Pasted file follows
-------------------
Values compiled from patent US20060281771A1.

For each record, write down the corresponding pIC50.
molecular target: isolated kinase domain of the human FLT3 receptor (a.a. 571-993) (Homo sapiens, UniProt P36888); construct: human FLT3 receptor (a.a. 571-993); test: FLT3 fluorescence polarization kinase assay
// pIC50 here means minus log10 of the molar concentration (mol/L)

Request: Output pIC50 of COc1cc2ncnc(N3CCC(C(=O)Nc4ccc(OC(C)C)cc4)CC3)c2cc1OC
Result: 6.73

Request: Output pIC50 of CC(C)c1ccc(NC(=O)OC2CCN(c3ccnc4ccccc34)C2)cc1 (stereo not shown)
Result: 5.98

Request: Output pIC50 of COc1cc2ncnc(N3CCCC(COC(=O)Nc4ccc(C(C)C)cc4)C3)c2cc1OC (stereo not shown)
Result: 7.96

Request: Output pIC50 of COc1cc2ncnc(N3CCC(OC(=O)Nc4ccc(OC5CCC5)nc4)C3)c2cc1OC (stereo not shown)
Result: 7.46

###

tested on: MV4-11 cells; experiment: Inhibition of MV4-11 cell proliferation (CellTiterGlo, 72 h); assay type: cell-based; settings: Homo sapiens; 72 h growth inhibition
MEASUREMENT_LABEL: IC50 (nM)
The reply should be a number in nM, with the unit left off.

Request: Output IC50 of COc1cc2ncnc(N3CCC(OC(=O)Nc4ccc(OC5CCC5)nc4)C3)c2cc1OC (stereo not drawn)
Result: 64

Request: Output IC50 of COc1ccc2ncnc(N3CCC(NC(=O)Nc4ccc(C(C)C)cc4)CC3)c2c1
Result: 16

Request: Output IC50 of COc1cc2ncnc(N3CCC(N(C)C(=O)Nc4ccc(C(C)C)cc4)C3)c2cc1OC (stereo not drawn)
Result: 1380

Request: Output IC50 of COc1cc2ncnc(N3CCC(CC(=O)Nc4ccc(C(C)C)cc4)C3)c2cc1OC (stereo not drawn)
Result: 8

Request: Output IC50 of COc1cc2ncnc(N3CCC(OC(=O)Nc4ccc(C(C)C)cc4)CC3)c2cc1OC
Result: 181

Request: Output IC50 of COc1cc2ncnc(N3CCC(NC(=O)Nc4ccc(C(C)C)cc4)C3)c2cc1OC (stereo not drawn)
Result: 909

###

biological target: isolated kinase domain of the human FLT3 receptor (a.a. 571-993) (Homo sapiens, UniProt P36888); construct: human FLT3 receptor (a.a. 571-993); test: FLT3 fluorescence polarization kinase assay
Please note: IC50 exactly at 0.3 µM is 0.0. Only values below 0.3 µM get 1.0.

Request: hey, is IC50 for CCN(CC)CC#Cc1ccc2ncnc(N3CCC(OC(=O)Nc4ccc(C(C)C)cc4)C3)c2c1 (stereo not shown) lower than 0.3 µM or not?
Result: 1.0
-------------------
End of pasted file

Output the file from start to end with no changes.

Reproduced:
Values compiled from patent US20060281771A1.

For each record, write down the corresponding pIC50.
molecular target: isolated kinase domain of the human FLT3 receptor (a.a. 571-993) (Homo sapiens, UniProt P36888); construct: human FLT3 receptor (a.a. 571-993); test: FLT3 fluorescence polarization kinase assay
// pIC50 here means minus log10 of the molar concentration (mol/L)

Request: Output pIC50 of COc1cc2ncnc(N3CCC(C(=O)Nc4ccc(OC(C)C)cc4)CC3)c2cc1OC
Result: 6.73

Request: Output pIC50 of CC(C)c1ccc(NC(=O)OC2CCN(c3ccnc4ccccc34)C2)cc1 (stereo not shown)
Result: 5.98

Request: Output pIC50 of COc1cc2ncnc(N3CCCC(COC(=O)Nc4ccc(C(C)C)cc4)C3)c2cc1OC (stereo not shown)
Result: 7.96

Request: Output pIC50 of COc1cc2ncnc(N3CCC(OC(=O)Nc4ccc(OC5CCC5)nc4)C3)c2cc1OC (stereo not shown)
Result: 7.46

###

tested on: MV4-11 cells; experiment: Inhibition of MV4-11 cell proliferation (CellTiterGlo, 72 h); assay type: cell-based; settings: Homo sapiens; 72 h growth inhibition
MEASUREMENT_LABEL: IC50 (nM)
The reply should be a number in nM, with the unit left off.

Request: Output IC50 of COc1cc2ncnc(N3CCC(OC(=O)Nc4ccc(OC5CCC5)nc4)C3)c2cc1OC (stereo not drawn)
Result: 64

Request: Output IC50 of COc1ccc2ncnc(N3CCC(NC(=O)Nc4ccc(C(C)C)cc4)CC3)c2c1
Result: 16

Request: Output IC50 of COc1cc2ncnc(N3CCC(N(C)C(=O)Nc4ccc(C(C)C)cc4)C3)c2cc1OC (stereo not drawn)
Result: 1380

Request: Output IC50 of COc1cc2ncnc(N3CCC(CC(=O)Nc4ccc(C(C)C)cc4)C3)c2cc1OC (stereo not drawn)
Result: 8

Request: Output IC50 of COc1cc2ncnc(N3CCC(OC(=O)Nc4ccc(C(C)C)cc4)CC3)c2cc1OC
Result: 181

Request: Output IC50 of COc1cc2ncnc(N3CCC(NC(=O)Nc4ccc(C(C)C)cc4)C3)c2cc1OC (stereo not drawn)
Result: 909

###

biological target: isolated kinase domain of the human FLT3 receptor (a.a. 571-993) (Homo sapiens, UniProt P36888); construct: human FLT3 receptor (a.a. 571-993); test: FLT3 fluorescence polarization kinase assay
Please note: IC50 exactly at 0.3 µM is 0.0. Only values below 0.3 µM get 1.0.

Request: hey, is IC50 for CCN(CC)CC#Cc1ccc2ncnc(N3CCC(OC(=O)Nc4ccc(C(C)C)cc4)C3)c2c1 (stereo not shown) lower than 0.3 µM or not?
Result: 1.0